“It’s definitely a relief, I lost before to Joelle in three. Today I knew it was going to be a tough game. She had a very tough match yesterday, but she’s a very strong player and I knew I shouldn’t take that for granted. I knew she was going to come here today up for a fight and she definitely proved that. I’m so happy I was able to get through this and I’m really looking forward to tomorrow.
“I’m here, really focusing on one match at a time, one game at a time. I can’t be thinking about tomorrow when I’m having a tough match today. Every tournament I just think about the match I’m playing and when I reach and play against the top, like tomorrow against Nouran [Gohar, tomorrow’s semi-final opponent], it’s going to be a very tough one. I’m going to think differently, I’m going to make up a new plan, a different one.”
“I think playing against Nouran is definitely a challenge for me. Going on court with her I have to be carrying a whole different plan, she’s one of the strongest, maybe the strongest, on the women’s tour. She hits the ball really hard. That kind of player needs to have a different kind of game plan so I can write one with my coaches and hopefully be able to execute it tomorrow.
“I’m going to sleep and eat well, relax as much as I can. A match that goes to five can go any way, so I have to hold my nerves really well and that definitely requires some relaxation during the day, so I’ll try as much as I can to relax for tomorrow.”
Result:  Hania El Hammamy (EGY) bt  Joelle King (NZL) 3-2: 6-11, 11-5, 9-11, 11-4, 11-4 (65m)
ElShorbagy’s hunt for fourth British Open gathers momentum
Defending champion and No.2 seed Mohamed ElShorbagy’s hunt for a fourth British Open title is still alive after he beat Egyptian compatriot and World No.30 Youssef Soliman to set up a semi-final meeting with New Zealand’s Paul Coll.
ElShorbagy and Soliman went into the match well aware of one another’s game. The two are good friends of court and train together in Bristol, though today was only their second PSA meeting.
Before the match, ElShorbagy made it clear he would give no quarter to his friend, saying: “It’s not going to be a training match. I have to show him the difference between playing me in training and playing me in a tournament!”
Both players came into the match having impressed. ElShorbagy beat Joel Makin and Baptiste Masotti, while Soliman had captured headlines by coming from two games down to beat World No.7 Fares Dessouky, before being awarded a round three walkover after Iker Pajares Bernabeu’s withdrawal.
ElShorbagy took the first game in relative comfort, easing to an 11-4 win, before Soliman struck back 11-7 in the second.
The third game was an even one, until the unfortunate Soliman lost a false tooth after accidental contact. This seemed to unsettle the 24-year-old and ElShorbagy took full advantage, claiming the third game 11-7.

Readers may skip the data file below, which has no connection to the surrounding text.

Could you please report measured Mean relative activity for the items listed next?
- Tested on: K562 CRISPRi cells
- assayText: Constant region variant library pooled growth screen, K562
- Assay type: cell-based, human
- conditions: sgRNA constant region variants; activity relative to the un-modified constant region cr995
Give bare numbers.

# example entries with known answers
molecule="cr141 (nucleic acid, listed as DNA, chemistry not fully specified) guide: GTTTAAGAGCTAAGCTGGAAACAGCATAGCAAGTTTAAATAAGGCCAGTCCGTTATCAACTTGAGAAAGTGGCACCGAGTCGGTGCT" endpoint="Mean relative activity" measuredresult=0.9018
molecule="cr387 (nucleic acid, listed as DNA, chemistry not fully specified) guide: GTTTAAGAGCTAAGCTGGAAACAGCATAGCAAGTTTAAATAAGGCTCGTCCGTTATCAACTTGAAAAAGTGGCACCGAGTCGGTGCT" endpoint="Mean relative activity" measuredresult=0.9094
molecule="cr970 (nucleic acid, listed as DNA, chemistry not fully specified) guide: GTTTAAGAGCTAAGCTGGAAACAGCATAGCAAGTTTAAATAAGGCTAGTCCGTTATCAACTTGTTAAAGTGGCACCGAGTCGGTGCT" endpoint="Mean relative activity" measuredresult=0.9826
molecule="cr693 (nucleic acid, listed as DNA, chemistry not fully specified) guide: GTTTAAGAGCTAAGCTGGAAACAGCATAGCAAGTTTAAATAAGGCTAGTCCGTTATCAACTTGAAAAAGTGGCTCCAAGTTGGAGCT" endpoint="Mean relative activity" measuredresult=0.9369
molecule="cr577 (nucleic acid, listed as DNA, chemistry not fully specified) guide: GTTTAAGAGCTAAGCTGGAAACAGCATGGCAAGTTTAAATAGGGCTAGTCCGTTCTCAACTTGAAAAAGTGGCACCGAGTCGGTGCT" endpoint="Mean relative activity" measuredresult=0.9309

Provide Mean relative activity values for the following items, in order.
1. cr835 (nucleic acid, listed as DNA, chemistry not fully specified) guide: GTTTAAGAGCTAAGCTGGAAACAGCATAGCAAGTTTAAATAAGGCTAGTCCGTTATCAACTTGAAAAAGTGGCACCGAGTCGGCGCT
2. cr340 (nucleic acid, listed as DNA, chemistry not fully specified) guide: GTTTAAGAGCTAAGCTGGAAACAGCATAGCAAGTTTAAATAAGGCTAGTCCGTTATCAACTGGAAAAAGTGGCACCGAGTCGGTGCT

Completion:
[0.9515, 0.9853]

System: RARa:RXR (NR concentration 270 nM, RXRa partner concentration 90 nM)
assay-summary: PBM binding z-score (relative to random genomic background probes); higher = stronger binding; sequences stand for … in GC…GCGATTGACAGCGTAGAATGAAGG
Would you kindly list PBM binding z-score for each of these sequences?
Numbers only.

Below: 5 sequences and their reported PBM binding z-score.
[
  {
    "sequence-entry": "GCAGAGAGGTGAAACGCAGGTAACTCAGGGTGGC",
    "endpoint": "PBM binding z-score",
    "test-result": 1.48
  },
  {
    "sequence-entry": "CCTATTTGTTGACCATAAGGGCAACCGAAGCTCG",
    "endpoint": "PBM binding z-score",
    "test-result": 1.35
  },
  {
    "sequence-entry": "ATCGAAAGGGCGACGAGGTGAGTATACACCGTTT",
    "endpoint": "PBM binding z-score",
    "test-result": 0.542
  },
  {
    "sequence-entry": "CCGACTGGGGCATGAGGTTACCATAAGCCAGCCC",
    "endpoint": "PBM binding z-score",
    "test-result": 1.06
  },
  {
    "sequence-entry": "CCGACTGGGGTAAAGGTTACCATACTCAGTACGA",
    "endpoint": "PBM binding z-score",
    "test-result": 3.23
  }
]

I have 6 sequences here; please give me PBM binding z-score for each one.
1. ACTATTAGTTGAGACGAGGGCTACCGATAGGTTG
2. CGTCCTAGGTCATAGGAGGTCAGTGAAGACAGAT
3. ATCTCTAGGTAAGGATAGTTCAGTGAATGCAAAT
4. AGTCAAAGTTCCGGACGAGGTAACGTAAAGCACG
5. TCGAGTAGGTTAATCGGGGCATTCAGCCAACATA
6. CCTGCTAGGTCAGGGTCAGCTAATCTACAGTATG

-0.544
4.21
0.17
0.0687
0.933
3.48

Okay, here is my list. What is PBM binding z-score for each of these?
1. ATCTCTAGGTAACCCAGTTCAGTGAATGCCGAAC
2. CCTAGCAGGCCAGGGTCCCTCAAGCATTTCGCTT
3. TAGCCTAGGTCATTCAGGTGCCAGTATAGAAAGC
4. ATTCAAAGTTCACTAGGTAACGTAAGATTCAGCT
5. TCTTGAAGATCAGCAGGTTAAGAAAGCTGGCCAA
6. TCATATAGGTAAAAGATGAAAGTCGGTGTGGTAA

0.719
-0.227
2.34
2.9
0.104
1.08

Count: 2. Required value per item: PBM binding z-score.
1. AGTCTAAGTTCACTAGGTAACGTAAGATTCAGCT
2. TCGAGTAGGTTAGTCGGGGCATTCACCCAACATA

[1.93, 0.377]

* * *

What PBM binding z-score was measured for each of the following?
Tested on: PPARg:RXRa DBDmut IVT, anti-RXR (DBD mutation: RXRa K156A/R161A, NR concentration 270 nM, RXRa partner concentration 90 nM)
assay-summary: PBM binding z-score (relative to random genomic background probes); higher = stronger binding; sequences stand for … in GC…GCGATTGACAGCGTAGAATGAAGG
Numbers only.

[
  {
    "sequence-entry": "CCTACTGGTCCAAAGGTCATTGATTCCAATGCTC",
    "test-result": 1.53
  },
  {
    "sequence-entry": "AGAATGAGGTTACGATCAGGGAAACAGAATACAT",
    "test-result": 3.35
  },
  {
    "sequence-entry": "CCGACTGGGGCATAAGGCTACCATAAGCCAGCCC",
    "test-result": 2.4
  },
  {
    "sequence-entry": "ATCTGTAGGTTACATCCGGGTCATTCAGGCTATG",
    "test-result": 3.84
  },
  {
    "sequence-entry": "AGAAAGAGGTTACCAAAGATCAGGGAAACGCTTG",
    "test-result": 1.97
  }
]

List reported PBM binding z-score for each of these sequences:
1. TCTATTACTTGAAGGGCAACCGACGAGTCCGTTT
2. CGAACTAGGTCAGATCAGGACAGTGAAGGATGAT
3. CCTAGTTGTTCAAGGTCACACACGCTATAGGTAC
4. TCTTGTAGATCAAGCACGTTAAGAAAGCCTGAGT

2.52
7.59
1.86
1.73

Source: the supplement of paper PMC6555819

ElShorbagy seemed to be coasting towards a fourth game victory, until a startling comeback from Soliman levelled the match, with Soliman turning a 9-6 deficit into 12-10 victory.
Despite seeming to be carrying a minor injury from the fourth into the fifth, ElShorbagy showed the same grit and cool head that have delivered him three British Open titles and, with Soliman running on fumes and chasing winners, the 30-year-old finished the match with an 11-7 victory.
After the match, ElShorbagy said: “I’ve played so much squash in my life but I’ve never experienced something like [Soliman’s lost tooth] . I‘ve so much respect for him, he’s such a great player. I told him after the match this is the first step for him, his first quarter, his first-ever British Open to play in. What a remarkable achievement for him. Today he left it all out there, it was definitely a fifty-fifty at the end and a little bit of experience here and there got me through.
“In El Gouna , World Series final, World Champ, here. Three finals, semis here. I’ve been having a pretty tough schedule. I’ve been having to play the last match of the day, every single match of every single tournament. I’ve had to finish at 10 PM now. So I definitely have much less time to recover but listen, I never give myself an excuse. I’m going to have a 24-hour break, or a 20-hour break to get myself ready for a big battle with Paul [Coll]. If he gets the better of me tomorrow, it’s because he played a better match than me and I’m definitely going to leave it all out there. I’m gonna take everything away from him and if he beats me fair enough, he will have played better on the day, no excuses. I’m going to give everything tomorrow and I’m really excited to step on court with him.
“[Paul’s] physically very strong. He’s one of the best strikers of the ball in the game. I don’t think he gets a lot of credit for how good he is as a ball striker. He actually hits the ball really really well. I enjoy watching the way he plays. I actually went to Birmingham last week to hit with him. He beat me 4-0! I’m not really proud of that so I hope I can do better tomorrow.
“I just want to say thanks to the crowd who stay for all the matches. You guys make it amazing for us. Whether you guys are cheering for me or my opponent, you always make it special. So thank you for staying for the last match of the evening. It’s good to see everyone here, thanks guys.”
Result:  Mohamed ElShorbagy (EGY) bt Youssef Soliman (EGY) 3-2: 11-4, 7-11, 11-7, 10-12, 11-7 (66m)